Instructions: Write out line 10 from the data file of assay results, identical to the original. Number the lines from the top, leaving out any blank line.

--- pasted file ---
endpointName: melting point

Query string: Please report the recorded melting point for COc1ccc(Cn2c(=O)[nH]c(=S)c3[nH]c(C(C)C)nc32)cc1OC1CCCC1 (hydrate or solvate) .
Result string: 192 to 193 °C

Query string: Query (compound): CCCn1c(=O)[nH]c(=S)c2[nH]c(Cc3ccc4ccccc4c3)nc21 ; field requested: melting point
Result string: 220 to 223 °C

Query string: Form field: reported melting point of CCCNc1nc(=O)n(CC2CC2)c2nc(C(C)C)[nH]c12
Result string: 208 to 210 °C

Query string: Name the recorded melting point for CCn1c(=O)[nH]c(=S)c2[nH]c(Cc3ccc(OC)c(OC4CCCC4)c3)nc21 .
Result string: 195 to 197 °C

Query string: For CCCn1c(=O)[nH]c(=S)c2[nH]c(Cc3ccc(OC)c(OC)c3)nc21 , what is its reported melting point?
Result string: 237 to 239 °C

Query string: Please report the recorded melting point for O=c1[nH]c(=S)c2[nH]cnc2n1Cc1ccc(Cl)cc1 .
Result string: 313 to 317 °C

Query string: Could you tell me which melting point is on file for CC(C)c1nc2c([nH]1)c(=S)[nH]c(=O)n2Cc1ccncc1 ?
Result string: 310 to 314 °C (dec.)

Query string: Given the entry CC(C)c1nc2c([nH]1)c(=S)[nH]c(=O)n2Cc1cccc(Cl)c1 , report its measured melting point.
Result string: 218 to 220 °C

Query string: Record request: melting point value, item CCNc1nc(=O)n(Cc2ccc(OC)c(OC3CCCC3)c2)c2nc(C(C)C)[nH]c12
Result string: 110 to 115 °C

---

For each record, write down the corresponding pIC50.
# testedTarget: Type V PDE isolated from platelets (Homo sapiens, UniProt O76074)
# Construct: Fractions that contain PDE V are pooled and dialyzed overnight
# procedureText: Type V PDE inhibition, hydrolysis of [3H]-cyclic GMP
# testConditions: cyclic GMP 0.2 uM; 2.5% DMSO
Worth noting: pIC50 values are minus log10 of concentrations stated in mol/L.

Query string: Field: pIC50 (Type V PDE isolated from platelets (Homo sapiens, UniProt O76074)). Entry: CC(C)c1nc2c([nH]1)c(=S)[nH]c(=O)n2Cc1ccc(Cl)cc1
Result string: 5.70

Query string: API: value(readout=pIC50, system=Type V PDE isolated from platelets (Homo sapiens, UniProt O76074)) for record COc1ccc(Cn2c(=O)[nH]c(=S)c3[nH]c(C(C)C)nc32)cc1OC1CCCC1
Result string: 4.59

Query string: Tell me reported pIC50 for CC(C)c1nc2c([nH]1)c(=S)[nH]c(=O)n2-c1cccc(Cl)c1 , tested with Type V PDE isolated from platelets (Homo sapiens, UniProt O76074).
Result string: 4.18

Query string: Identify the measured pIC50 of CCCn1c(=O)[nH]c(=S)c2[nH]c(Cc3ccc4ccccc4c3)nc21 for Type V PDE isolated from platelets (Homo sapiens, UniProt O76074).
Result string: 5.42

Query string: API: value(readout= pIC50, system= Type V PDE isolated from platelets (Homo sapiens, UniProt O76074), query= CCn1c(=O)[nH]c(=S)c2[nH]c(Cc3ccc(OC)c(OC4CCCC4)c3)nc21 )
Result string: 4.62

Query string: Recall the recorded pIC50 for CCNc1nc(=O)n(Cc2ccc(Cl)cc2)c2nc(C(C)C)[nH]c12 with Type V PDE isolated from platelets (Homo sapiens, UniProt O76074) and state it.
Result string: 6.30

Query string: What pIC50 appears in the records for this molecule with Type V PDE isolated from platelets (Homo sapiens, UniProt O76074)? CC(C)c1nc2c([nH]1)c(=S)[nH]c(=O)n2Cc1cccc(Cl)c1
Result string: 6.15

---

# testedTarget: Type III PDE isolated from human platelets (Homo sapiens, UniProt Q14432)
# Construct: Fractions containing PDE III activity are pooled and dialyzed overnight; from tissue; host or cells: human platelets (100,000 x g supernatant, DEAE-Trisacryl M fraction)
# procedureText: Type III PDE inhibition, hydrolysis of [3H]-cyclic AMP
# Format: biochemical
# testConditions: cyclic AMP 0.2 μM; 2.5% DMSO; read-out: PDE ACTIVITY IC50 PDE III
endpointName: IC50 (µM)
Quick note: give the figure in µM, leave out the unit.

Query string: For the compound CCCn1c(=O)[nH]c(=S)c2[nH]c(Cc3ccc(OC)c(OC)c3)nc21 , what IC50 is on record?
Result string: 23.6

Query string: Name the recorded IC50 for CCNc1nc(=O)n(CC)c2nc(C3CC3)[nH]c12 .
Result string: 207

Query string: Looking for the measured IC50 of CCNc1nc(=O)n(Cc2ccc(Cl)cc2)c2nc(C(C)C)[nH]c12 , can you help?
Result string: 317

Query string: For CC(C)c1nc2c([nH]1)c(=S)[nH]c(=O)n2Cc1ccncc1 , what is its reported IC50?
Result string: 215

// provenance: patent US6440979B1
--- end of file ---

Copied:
Query string: For CCCn1c(=O)[nH]c(=S)c2[nH]c(Cc3ccc(OC)c(OC)c3)nc21 , what is its reported melting point?